Into the woods go the lovelorn loners and sexual thrill seekers of “Everlasting Love,” an eerie little arthouse chiller set in and around a secluded Barcelona cruising spot where forbidden desires are expressed but not always successfully contained. Observing the dangerous bond that forms between a bearish professor and his much younger male student, writer-director Marcal Fores’ ironically titled mood piece employs a disorienting visual and narrative style whose overall effect suggests a voyeur’s partially obstructed gaze. The technique often impresses; the facile ideas and grotesque denouement, not so much. Well traveled at LGBT and genre festivals, this TLA pickup (set to open Stateside in November) should benefit from its 69-minute running time, and from word-of-mouth comparisons to Alain Guiraudie’s more fully realized gay-cruising thriller “Stranger by the Lake.”
While there are no talking stuffed animals in evidence, as there were in Fores’ “Donnie Darko”-esque debut feature, “Animals” (2012), “Everlasting Love” similarly taps into a vein of confused adolescent longing. The opening sequence features several young adults in a classroom, discussing their views on the possibility of love at first sight and the fleeting nature of romantic desire; it’s a breezy, efficient introduction to some of Fores’ thematic concerns, even though it bears little resemblance to the increasingly grim, oneiric drama that follows. Indeed, much of the early action (lensed in mostly oblique, distancing long shots by Elias M. Felix, relying mostly on natural light) defies comprehension: A girl is abandoned and then violently abducted near a heavily wooded area, not far from where a middle-aged regular visitor, Carlos (Joan Bentalle), has come in search of his latest hook-up.
As he wanders through the shadowy undergrowth — which, as we see, is frequented by not only gay men, but also lesbian couples, suspicious-looking teenagers and the occasional innocent passerby — Carlos is recognized from afar by shy teenager Toni (Aimar Vega), who happens to be a student in the language class he teaches. Emboldened and aroused, Toni pays his stern, grizzled professor a visit after hours, and a hot-and-heavy tryst ensues in Carlos’ car, framed in a lengthy single take that prioritizes real-time duration over nighttime visibility. From that moment onward, a certain sordid, nocturnal vibe persists even during the daytime sequences, as Fores and co-writer Vicente de la Torre (aided by the fragmentary editing of Nahuel G. Rebollar) conspire to keep the viewer figuratively and sometimes literally in the dark about exactly what’s going on.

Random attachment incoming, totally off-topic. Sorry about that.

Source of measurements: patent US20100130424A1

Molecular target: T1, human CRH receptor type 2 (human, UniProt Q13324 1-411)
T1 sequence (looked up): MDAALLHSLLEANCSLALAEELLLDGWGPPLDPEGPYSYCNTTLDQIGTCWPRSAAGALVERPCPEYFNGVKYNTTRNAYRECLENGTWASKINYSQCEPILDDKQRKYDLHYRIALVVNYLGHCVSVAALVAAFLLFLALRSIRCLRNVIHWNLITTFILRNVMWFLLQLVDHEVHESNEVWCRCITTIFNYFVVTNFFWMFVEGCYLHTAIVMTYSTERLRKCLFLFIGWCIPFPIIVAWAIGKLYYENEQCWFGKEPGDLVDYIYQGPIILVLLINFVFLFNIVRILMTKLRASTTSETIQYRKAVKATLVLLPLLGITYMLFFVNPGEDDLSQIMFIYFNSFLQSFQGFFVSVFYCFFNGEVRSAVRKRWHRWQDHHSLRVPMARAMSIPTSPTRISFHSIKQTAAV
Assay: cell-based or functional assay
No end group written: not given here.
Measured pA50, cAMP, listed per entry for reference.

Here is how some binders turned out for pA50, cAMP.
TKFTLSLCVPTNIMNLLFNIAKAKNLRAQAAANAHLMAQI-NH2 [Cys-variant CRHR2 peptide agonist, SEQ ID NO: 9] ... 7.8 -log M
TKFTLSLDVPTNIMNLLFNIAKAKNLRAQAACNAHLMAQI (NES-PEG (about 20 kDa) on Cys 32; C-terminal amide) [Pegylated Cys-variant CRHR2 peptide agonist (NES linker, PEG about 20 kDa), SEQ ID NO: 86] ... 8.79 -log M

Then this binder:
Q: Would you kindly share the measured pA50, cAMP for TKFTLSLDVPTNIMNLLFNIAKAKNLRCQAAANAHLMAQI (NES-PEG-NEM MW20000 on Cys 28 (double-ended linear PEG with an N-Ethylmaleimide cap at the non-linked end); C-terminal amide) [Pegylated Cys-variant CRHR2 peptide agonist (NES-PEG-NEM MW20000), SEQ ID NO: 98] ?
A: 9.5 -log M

Suffice it to say that while Toni seems to develop a naive romantic attachment to Carlos, the professor rebuffs him, suggesting it’s best if they don’t repeat their one-night stand — at which point you can just about feel the tension constrict ever so slightly, as the usual perceptions of predator vs. prey begin to shuffle and realign themselves. Playing out in the story’s margins, to largely mystifying effect, are the less-than-benign activities of Toni’s friends, who seem to take his betrayal by Carlos rather personally and arrange for payback in kind. Because the characters are observed with such detachment, and with little in the way of individuation, it’s hard not to read “Everlasting Love” in broadly metaphorical terms, yet the message that its blood-smeared denouement leaves us with — that young people, with their tender feelings and volatile hormones, are not to be crossed or trifled with — somehow manages to feel at once obvious and unpersuasive.
Making Carlos a figure of both lecherous appetite and authoritarian gravitas, Bentalle easily sustains interest over the course of the film, whose length seems precisely in keeping with the modesty of its intentions. Where Fores’ work is most impressive is in his ability to conjure and sustain atmosphere, using Don the Tiger’s spare but arresting synth compositions to punctuate an aural track already abuzz with the sounds of nature. He also plays skillfully on the imagistic extremes in Felix’s lensing, alternating between intense closeups and long shots in which the characters are sometimes obscured by shadows and foliage as they go about their clandestine business — effectively visualizing a world where it’s hard to really see the forest, or even the person in front of you, for the trees.